Tuesday, 10 October 2017

Greasing my apple trees!

As many of you will know, my apple-growing prowess to-date has been far from remarkable. However the tree I bought last year ("Laxton's Superb") has done well, and produced a very commendable crop for such a small tree.

"Laxton's Superb"

On account of previous issues - such as Bitter Pit (qv) - I have put my two apple trees into big pots, where I am better able to control the soil and its moisture level. This next photo is of my other apple tree, the "Winter Banana".

"Winter Banana"

The few fruit that this tree produced this year were all attacked to a greater or lesser extent by burrowing creatures, possibly the Codling Moth.

With such a small potential harvest, every fruit is precious to me, and I'm determined to do what I can to prevent the insects damaging it. It is for this reason that I have applied grease to my trees! I purchased this little pot of Vitax Fruit Tree Grease at my local garden centre, priced at £6.99. I think it would be enough for about six to eight trees, if they were small ones like mine.

The grease is thick and black, rather like tar, though it doesn't smell of much. The principle of this stuff is that any insect trying to climb up into your tree will be unable to negotiate the sticky barrier and will either get stuck and die, or move off in search of easier "prey". Grease applications of course will not work in relation to flying insects, so they need to be used as part of an in-depth strategy, perhaps in conjunction with pheromone traps.

The product instructions say to apply it with a brush or spatula, but I found that a short length of bamboo cane worked just fine.

It says to apply a band of grease about 4 inches / 10cm in height, around the trunk of the tree, preferably about 18 inches from ground level, but below the level of the lowest branch. What it doesn't say is how thickly to apply it. Since I only have two trees to treat I decided to be generous!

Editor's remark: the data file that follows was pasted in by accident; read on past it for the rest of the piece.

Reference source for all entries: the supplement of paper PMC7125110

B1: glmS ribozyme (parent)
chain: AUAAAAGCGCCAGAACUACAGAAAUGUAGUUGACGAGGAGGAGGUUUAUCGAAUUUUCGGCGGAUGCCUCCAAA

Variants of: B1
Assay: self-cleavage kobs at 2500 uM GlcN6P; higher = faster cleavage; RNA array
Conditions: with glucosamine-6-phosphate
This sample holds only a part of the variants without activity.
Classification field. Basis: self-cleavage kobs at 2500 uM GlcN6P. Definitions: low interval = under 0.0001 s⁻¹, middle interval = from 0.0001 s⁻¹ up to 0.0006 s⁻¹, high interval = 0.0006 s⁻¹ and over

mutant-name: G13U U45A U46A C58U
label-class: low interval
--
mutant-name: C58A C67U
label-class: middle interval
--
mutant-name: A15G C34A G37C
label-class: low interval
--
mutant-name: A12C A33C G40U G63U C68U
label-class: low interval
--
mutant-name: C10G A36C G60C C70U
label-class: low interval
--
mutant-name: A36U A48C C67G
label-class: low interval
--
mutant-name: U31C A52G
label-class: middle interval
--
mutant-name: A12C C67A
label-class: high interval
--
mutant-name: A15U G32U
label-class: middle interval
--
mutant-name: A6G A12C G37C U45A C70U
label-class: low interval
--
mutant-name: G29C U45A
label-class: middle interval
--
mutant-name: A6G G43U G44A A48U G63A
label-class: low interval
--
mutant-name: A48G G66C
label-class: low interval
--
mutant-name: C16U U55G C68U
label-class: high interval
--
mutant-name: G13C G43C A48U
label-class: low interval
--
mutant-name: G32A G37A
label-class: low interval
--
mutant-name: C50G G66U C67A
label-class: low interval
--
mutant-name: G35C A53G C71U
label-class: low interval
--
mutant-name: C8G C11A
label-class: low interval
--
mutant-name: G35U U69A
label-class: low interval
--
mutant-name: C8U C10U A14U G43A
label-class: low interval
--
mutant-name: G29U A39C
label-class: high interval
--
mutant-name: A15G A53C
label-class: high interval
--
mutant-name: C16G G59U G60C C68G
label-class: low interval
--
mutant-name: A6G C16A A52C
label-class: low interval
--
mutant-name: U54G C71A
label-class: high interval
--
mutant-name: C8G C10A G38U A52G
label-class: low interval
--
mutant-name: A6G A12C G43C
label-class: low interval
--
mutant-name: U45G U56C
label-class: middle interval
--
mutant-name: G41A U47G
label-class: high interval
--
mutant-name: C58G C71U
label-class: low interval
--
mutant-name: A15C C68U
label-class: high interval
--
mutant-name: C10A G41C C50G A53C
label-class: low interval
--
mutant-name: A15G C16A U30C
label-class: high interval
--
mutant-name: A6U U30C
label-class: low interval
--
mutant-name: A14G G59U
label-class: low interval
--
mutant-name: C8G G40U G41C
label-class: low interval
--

So there we are - a band 4 inches tall and 18 inches above the soil surface...

Next, I shall be reading-up about pheromone traps...


  1. My husband did this to our fruit trees. The "grease" hardened & wound up girding our trees. I hope your grease has instructions for removal & re-application.
    I love, love your gardens, Sandy in California.

    1. Hmmmm, I'll be watching that carefully. Thanks for the warning, Sandy. The stuff I applied today seemed quite soft, but I suppose it may harden-up during the Winter.

  2. This weekend I deployed grease bands on all the fruit trees in our garden. I use the collar that comes as a folded over sheet You cut off the desired length and prise it open to reveal the glue, then tie strings above and below the glue zone. Inevitably you end up with some glue on your hands, but it works for me. You have to do any supporting stakes too! I hope yours aren't touching that fence either as the critters might use that to get aloft.

  3. I use grease too but am not as delicate as you in applying it. I smear it on with my hands inside a rubber glove that is thrown away after. We also use codling moth traps that contain pheromone lures.

  4. It was interesting to read about your experiences of growing apple trees in pots. We do use grease at the community orchard, it hasn't been applied this year yet. I was very sticky and last year two of us managed to damage our clothes when we were weeding near the tree, so be careful! Sarah x


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